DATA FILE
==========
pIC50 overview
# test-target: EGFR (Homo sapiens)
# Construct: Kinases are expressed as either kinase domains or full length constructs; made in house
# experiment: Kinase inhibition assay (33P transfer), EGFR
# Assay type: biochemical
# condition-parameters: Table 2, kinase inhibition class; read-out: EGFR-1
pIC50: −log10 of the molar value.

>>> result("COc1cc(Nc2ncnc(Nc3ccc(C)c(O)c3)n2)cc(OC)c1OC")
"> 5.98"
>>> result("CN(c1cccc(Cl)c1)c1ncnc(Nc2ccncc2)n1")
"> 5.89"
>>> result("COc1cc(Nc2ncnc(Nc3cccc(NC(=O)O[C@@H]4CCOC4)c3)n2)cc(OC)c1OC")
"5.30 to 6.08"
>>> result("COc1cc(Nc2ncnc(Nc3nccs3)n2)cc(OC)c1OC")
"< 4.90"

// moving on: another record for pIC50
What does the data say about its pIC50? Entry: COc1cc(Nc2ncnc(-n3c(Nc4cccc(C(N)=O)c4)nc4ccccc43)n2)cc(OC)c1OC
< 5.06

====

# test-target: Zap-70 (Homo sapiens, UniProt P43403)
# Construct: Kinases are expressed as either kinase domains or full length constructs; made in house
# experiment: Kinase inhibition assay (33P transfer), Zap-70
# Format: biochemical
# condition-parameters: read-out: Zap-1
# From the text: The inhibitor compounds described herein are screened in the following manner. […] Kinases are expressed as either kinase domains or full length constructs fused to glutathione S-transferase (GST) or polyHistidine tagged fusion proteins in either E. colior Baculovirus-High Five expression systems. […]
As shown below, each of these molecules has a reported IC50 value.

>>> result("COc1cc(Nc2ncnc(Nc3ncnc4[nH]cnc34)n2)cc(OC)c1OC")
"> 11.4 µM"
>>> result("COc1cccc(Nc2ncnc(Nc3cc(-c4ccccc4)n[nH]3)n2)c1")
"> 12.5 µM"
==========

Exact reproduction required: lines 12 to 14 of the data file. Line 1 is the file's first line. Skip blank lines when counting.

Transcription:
>>> result("COc1cc(Nc2ncnc(Nc3cccc(NC(=O)O[C@@H]4CCOC4)c3)n2)cc(OC)c1OC")
"5.30 to 6.08"
>>> result("COc1cc(Nc2ncnc(Nc3nccs3)n2)cc(OC)c1OC")